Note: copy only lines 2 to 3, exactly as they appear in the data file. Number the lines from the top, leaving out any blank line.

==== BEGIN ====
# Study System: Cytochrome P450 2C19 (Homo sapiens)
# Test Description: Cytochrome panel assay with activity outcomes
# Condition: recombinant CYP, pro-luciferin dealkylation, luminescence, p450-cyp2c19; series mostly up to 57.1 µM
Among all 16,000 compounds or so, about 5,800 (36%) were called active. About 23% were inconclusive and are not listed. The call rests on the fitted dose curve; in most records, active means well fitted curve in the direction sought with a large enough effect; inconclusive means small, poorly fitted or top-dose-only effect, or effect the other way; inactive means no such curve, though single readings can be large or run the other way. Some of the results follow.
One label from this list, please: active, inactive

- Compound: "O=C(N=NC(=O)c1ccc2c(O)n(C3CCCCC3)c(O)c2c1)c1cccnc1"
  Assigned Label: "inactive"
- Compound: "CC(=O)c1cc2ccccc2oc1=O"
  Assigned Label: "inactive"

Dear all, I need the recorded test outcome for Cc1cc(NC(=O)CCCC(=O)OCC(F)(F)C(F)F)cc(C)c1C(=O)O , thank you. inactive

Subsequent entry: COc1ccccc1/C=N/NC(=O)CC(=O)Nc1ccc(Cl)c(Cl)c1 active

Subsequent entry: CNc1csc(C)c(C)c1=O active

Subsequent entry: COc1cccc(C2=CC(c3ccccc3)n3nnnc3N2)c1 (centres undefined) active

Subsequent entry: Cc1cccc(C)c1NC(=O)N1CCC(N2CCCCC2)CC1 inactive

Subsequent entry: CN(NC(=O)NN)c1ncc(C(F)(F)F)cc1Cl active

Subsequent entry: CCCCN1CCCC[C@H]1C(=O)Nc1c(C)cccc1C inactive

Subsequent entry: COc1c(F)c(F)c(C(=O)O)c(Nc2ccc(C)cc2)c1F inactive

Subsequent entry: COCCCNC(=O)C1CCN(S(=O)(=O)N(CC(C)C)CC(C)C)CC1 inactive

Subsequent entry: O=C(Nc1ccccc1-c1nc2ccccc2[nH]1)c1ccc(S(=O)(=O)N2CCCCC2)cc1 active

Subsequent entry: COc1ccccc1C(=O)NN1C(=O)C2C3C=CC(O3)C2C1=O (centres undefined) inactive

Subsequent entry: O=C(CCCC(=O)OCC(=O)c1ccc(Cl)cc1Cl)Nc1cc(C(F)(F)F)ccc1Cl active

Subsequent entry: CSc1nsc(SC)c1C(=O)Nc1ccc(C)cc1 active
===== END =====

# Test Description: Cytochrome panel assay with activity outcomes
# Condition: recombinant CYP, pro-luciferin dealkylation, luminescence, p450-cyp2c19; series mostly up to 57.1 µM